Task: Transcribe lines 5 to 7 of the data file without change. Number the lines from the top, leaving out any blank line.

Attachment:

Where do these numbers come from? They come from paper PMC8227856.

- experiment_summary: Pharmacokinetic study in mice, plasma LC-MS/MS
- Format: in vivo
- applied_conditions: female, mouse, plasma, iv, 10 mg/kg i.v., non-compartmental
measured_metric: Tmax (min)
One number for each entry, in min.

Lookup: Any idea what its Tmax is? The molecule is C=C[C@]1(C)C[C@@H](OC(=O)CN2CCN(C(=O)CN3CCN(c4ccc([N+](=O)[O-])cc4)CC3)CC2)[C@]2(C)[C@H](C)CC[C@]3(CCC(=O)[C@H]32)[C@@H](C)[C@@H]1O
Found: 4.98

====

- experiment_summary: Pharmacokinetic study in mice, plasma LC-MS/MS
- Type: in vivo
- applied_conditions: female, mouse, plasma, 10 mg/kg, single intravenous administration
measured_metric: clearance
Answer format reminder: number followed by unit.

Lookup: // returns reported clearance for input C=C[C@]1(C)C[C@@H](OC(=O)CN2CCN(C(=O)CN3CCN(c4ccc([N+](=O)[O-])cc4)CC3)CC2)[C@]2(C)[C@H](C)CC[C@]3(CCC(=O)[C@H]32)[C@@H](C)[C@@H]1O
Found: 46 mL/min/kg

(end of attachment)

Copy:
measured_metric: Tmax (min)
One number for each entry, in min.

Lookup: Any idea what its Tmax is? The molecule is C=C[C@]1(C)C[C@@H](OC(=O)CN2CCN(C(=O)CN3CCN(c4ccc([N+](=O)[O-])cc4)CC3)CC2)[C@]2(C)[C@H](C)CC[C@]3(CCC(=O)[C@H]32)[C@@H](C)[C@@H]1O